Three Billboards Outside Ebbing, Missouri (2017)

by The Movie Diorama

Three Billboards Outside Ebbing, Missouri shows that a serious subject and dark humour make for a good combination. This film really did blow me away, I mean I knew it was going to be good but…not that good! McDonaugh had my undivided attention immediately, and he didn’t let me go. Not once. That in itself is a damn achievement.

The mother of a daughter who was raped and murdered rents three billboards as a way of getting the police’s attention to find the killer. Sounds like it should be boring right? So you bring in the writer and director of ‘In Bruges’ and ‘Seven Psychopaths’ to mix things up a bit. What he has managed to conjure up is the perfect equilibrium of depressing real-life situations with dark humour in order to create a story about grief.

You may not necessarily agree with Mildred’s methods yet it evokes sympathy, you empathise with her. Her cold harsh exterior disguises the sadness and sorrow within. When I say harsh, I mean she is savage. Dropping F-Bombs more frequently than a B-2 Stealth, she obliterates anyone in Ebbing who gets in her way…and it is so satisfying to watch. I don’t condone large usage of profanity in a script, but when it’s put to ingenious use it somehow brings a smile to my face. “Yeahhh, kick them in the crotch!”. It’s a strange trait that actually complements McDormand’s portrayal, and wow did she blow my mind. She was devastatingly outstanding to which I’m sure she will win many awards. Her serious demeanour just added to the hilarity of this dark comedy.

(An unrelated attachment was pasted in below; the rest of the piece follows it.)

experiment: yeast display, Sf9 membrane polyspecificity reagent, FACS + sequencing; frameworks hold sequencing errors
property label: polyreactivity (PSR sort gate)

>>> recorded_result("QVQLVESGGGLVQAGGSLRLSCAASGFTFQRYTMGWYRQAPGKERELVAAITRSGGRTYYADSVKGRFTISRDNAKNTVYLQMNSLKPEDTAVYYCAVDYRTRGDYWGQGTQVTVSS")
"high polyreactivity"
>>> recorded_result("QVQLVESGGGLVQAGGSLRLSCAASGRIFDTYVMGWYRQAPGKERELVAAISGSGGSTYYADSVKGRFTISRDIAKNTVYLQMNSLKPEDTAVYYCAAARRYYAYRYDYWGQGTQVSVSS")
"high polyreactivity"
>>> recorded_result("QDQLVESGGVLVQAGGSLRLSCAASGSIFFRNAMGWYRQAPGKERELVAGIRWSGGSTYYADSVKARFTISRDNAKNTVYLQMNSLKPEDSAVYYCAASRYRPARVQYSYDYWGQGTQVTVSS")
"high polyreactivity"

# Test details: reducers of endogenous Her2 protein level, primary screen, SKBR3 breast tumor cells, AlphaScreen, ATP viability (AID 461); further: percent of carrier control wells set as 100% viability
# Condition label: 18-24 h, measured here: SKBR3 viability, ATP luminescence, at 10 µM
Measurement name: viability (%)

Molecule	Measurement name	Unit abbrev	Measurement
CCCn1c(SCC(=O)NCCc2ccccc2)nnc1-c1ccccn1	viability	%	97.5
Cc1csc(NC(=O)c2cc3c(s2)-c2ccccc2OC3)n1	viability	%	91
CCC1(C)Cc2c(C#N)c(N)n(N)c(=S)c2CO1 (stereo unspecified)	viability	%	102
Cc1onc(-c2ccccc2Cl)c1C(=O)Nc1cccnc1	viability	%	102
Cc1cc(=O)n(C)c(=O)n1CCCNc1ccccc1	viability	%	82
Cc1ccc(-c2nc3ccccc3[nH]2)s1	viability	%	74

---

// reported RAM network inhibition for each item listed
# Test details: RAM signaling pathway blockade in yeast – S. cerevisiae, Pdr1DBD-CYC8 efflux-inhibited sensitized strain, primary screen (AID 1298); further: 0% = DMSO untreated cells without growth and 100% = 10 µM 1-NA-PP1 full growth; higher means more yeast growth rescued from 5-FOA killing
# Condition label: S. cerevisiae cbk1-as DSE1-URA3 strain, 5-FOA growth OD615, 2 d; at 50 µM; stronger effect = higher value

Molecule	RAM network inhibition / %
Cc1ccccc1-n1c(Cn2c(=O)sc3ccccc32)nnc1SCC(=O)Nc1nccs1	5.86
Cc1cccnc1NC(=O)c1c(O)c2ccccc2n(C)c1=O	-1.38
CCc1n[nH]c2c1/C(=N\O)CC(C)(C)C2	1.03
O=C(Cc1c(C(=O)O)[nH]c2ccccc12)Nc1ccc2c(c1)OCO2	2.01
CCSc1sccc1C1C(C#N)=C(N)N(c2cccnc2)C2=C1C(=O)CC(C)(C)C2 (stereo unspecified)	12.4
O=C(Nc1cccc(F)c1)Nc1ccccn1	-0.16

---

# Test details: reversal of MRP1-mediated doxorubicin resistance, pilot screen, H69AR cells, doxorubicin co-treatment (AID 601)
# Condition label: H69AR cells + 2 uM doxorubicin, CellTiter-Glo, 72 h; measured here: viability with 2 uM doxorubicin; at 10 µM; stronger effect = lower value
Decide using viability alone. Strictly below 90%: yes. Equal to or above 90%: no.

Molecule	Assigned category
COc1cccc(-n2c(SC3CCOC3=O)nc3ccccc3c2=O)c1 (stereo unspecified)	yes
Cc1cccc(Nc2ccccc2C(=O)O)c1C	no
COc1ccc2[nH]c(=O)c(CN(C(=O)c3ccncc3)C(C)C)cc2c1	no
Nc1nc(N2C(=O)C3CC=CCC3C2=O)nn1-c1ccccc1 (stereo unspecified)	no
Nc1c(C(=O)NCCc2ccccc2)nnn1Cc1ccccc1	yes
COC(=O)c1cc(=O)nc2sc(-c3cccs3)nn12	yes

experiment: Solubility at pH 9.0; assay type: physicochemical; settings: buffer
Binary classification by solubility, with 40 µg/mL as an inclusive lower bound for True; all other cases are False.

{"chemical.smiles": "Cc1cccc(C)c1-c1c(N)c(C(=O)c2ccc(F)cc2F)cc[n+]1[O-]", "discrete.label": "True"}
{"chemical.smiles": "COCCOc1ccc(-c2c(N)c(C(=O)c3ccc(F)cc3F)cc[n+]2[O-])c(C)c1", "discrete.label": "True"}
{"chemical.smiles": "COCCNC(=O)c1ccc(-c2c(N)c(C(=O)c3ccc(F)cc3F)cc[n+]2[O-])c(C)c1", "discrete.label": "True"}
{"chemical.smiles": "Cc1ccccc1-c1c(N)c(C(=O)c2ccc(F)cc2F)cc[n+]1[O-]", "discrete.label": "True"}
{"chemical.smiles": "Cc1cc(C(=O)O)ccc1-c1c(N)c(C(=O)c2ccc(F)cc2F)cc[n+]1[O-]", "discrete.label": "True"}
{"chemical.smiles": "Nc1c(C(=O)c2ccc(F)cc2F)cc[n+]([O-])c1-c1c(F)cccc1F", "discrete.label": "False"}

Rockwell was hilarious as the local idiot officer and also deserves recognition. Harrelson provides some much-needed heart and emotion as the chief of police. McDonaugh’s best directing effort thus far. The musical score was well suited to the rustic town of Ebbing. I do think the ending could’ve been cut short by about 5 or 10 minutes, and very occasionally the pacing dips. Very minuscule criticisms for a near-perfect film which I’m sure will be even more enjoyable after a repeat viewing.